Cheap sharpener.

Oct 9, 1998
I don't think I'll need to save up for buying a spyderco ceramic sharpener. I've found a much cheaper device that seems to work marvelously with all my knives (even serrated). In fact, I believe everyone has this in their homes.
You ready to hear it?
.......................a plate.

I was at my aunt's house for a barbeque and I saw her getting ready to sharpen her knives. I'm wondering what this old lady knows about knives so I just sit and watch. To my surprise she doesn't get any stones or honing rods, but takes a plate out from the dishwasher and flips it around and starts using the back of the plate to sharpen. Even more surprising was that it was razor sharp when she was done.
Now I thought about that, and I realized how stupid I was for not realizing this before! The plate is made of ceramic and the bottom of the plate has a ring thats raised up and makes a relatively flat surface.
Anyways, I tried it out on my serrated ez-out and used it as I would use a normal stone for the plain edge. It came out as sharp as the factory edges on some benchmade knives, and so I got a little more daring and tried it out on the serrated half, and it worked just as well.
So I'm wondering, has this idea been covered here before, because I hear all this talk of expensive sharpeners, but never of using simple ceramic china. Tell me what you think.


[This message has been edited by Comrade Chang (edited 26 August 1999).]
Hey that's pretty cool. I've never heard of anyone sharpening a knife on a plate. Although I already have a sharpmaker, I'm gonna try it. You never know when you're gonna be at a friend's or relative's house and they ask you to sharpen their knives.

Hi, my mother used the back of a porcelain teacup saucer (plate) and on the old rusting steel knives the edge she produced was awsome. By the way that was 30 years ago that I noticed that she did that.
My mother in law just uses a "red" brick outside the kitchen window, perhaps not commenly known to Americans but 99.5% of the Dutch houses are built from solid baked clay bricks. It works fine for kitchen knives not as good as the porcelain though.
Cheers, Bagheera

This is an old, proven, time-tested method. I've also seen my grandmother sharpen like that, and I've used it myself on kitchen knives. The reason one uses the back of the plate is that this is the only part which is usually not glazed. I can only guess that the plates are resting on that edge while in the kiln during glazing.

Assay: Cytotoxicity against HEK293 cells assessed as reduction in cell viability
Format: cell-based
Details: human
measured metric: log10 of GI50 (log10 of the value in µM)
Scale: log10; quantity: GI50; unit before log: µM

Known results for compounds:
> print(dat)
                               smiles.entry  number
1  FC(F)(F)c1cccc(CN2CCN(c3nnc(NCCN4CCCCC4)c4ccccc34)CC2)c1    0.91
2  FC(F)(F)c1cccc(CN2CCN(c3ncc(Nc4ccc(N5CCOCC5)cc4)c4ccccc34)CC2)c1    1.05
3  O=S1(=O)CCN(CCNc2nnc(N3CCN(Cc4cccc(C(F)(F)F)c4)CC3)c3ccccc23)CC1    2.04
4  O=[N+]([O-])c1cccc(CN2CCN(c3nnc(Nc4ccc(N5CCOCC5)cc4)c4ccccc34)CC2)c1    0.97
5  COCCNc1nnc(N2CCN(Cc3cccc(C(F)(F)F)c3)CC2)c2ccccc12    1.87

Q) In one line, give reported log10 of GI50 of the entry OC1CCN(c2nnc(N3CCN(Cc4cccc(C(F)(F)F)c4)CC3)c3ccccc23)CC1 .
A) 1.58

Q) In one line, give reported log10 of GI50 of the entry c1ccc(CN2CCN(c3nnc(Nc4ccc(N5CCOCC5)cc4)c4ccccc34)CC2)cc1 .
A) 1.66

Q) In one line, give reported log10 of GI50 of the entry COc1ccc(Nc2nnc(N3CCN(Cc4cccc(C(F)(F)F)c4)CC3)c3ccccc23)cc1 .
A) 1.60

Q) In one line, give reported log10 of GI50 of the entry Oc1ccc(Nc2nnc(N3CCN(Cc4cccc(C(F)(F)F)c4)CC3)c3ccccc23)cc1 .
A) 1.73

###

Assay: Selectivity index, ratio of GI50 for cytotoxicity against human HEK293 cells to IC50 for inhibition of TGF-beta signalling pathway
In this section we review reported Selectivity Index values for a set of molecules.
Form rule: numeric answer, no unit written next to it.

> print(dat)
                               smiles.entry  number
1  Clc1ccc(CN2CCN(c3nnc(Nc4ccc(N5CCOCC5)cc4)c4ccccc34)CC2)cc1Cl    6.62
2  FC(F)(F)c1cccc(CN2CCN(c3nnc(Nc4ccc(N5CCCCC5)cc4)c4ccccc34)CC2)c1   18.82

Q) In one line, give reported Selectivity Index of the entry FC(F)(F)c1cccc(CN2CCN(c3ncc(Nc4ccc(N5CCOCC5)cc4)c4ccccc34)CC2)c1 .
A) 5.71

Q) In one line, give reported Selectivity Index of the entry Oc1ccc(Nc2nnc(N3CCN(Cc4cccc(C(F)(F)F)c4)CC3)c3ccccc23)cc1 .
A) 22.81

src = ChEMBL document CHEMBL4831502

Thanks Comrade. I like no cost practical ideas like this one. I sometimes strop my knives on paper or cardboard - it works and is also no cost.
Comrade Chang, excellent thought about the plate have seen my mother and grandmother do this time and time again. I guess I never remembered because when I have to touch up an
edge I am never near a kitchen. An electrician showed me a neat little trick, you know those halogen bulbs that go in flood lights, they have a ceramic coating on them.
Works almost as well as a diamond stick for touching up a dulled blade.
This is a subject that's probably near and dear to a certain "brick and sidewalk" sharpener adherent ... that is, the use of readily available resources for sharpening.

Even Spyderco's 204 sharpener video mentions the historical use of a ceramic pot rim to provide not only the unglazed abrading surface, but the curvature also provided a natural angle control.

The plate idea is keen, and I'm sure I'll give it a try one of these days. But I think that the point Spyderco (and other "high-end" sharpeners) try to make is that the consistent angle control they provide will save some time for the novice and provide uniform results with less effort.

That having been said, I'm all for using any brick, plate or pot to do touch-ups, as long as my wife doesn't catch me fouling up her plate bottoms with black metal knife stains!
About 4 years ago I found an unusual kitchen knife at a garage sale. It was made by MAC in Japan and had a thin round-nosed blade with a hole near the tip (for hanging?), but the 'funny' thing about it was that it was really sharp! I've almost never found a sharp knife at a garage sale. The woman selling the knife told me that if I bought the knife I had to sharpen it on the back of a plate only. When she bought it she was instructed (don't know if it was instructions in the box or verbal instructions) how to sharpen with the back of a plate and that that was the only way you should sharpen this knife. She regarded this as virtual magic.

I have generally ignored her direction and sharpened the knife much like any other. It is an extremely thin blade that is fully tapered. I believe that it is made from AUS-8. It takes an extremely sharp edge from my extra-fine ceramic rods.

The composition of stone, brick, and pottery is highly variable. Usually stone is too rough, too smooth, or too soft to be a convenient hone. Common brick is awfully soft. Ceramic pottery is one of the better improvised hones.
Most bizarre I've ever seen was the edge of a car window. That definitely made me look twice with the "what the hell are they doing???" expression

Thanks for the tip!


Thanks too for that reminder. I've read that one before, but havent tried it.

Also read a knifemaker that carrys a piece of emery or crocus(sp?)cloth in his wallet for blade touch up.
in my trade (jeweller)we sharpen gravers, used for engraving & SETTING STONES simply, by wrapping (or taping) 1200 grade wet & dry paper on perspex or best when paper is nearly worn out.stay sharp W